Quarriors takes strong advantage of this possibility. For example, a typical creature dice has quiddity on half of its faces and a creature on the other half. However the varying powers go beyond that: the specific cost, attack, and defense values of a monster vary from face to face. Sometimes they pick up special powers on the best faces as well.

Small Releases. The economics of producing and selling dice are totally different than those of producing and selling cards, and it’s thus much easier to sell very small releases — say, one set of six new dice. Of course, I’ve heard some people suggest that WizKids will use this power for evil by going the collectible route; we’ll see.

Odds Calculation. Finally, dice tend to lend themselves to simple calculations of odds in a way that card games don’t. This can add a risk-reward decisions to your gameplay and can offer up some real visceral enjoyment when you get an unlikely result. Sadly, this is another element that Quarriors didn’t focus on.

Where Quarriors Went Wrong

I was enthused by the wide-open possibilities of a dicebuilding game when Quarriors first hit the table. Unfortunately, I think that WizKids made several mistakes in their release of the game. It doesn’t seem to have affected the enthusiasm on the ‘net for the game (much to my surprise), but I think it resulted in the first dicebuilding game being a bit so-so rather than a big Dominion-style hit.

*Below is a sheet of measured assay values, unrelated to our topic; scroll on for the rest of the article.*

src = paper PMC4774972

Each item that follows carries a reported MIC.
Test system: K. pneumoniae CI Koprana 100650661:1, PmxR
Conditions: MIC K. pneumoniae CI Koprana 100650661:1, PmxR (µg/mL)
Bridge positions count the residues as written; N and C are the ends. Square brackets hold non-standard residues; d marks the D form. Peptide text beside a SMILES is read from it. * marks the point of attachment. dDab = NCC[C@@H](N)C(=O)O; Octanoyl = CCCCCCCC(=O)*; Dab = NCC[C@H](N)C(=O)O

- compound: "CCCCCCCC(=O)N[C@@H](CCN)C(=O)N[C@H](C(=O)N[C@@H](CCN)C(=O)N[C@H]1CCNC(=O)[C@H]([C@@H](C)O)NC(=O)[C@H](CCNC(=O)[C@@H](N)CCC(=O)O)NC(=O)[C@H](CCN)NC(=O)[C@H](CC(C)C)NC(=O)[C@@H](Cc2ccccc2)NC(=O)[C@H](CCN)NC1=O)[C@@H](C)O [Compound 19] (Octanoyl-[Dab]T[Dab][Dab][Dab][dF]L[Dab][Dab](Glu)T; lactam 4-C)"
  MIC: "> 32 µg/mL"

Here’s some of my problems with the game:

Multiple Component Usability Problems. There are multiple painful problem with the game components as produced, the majority of them the result of style being pushed over substance. Broadly, the game is hard to play when it shouldn’t be.

Part of this is because there’s only one power card included for each way that a dice can be used. There should have been one for each player, so that everyone doesn’t have to constantly crane their heads to figure out the possibilities. Similarly, there are no individual references that show the stats of all the dice, meaning that most players end up buying them blindly (or else going very slowly).

This is all made worse by powers that are almost entirely text-based with very little in the way of reusable icons. There’s also little common terminology for when to use powers and there’s no common iconography for it. Finally, hard to read fonts have been chosen that just make it that much harder to read the required text on the power cards from across the table.

Gameplay Doesn’t Ramp Up. In most deckbuilding games, your ability to buy things ramps up over the course of the game. There’s little of that in Quarriors, where you can sometimes buy the best dice on your first roll. As a result, the game loses a lot of its turn-to-turn tactics and has fewer hard decisions than many deckbuilding games (which require you to balance your improvement in the game versus your victory conditions).